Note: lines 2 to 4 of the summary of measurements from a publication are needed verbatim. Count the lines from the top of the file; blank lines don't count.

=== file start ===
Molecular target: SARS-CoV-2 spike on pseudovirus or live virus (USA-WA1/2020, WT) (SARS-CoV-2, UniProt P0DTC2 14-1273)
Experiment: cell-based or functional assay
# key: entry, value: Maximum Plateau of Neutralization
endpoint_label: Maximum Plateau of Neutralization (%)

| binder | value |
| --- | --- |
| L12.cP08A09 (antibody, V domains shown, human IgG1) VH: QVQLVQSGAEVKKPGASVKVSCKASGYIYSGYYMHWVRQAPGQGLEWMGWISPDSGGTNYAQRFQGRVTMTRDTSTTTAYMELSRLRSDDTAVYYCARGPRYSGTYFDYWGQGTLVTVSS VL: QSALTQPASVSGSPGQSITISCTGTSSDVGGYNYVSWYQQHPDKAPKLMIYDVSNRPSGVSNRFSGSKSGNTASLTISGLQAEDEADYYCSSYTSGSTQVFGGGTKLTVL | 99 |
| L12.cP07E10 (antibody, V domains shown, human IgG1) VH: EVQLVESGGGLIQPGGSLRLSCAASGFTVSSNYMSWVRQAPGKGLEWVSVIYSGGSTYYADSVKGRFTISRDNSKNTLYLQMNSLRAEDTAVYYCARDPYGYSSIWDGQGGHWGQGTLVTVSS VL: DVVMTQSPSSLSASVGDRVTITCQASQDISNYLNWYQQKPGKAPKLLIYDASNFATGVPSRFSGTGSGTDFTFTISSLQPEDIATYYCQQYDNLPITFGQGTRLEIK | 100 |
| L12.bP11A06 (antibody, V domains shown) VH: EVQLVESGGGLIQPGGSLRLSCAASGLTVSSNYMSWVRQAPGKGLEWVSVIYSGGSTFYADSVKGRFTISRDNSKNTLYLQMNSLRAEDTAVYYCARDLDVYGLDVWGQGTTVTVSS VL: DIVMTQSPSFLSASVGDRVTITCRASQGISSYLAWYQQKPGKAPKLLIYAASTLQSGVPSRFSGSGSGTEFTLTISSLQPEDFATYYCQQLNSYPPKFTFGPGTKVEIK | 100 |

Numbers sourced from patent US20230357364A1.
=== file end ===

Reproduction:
Experiment: cell-based or functional assay
# key: entry, value: Maximum Plateau of Neutralization
endpoint_label: Maximum Plateau of Neutralization (%)